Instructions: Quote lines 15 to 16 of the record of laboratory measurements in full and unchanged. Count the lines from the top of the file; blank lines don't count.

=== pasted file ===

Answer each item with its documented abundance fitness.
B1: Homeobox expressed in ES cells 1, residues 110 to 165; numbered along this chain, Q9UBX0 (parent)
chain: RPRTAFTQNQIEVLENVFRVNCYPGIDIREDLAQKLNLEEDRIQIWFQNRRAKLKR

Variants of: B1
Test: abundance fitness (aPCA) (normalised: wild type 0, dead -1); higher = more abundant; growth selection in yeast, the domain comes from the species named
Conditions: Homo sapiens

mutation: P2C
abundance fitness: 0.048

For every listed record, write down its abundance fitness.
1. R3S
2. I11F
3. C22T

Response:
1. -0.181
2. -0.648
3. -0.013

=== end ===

2. -0.648
3. -0.013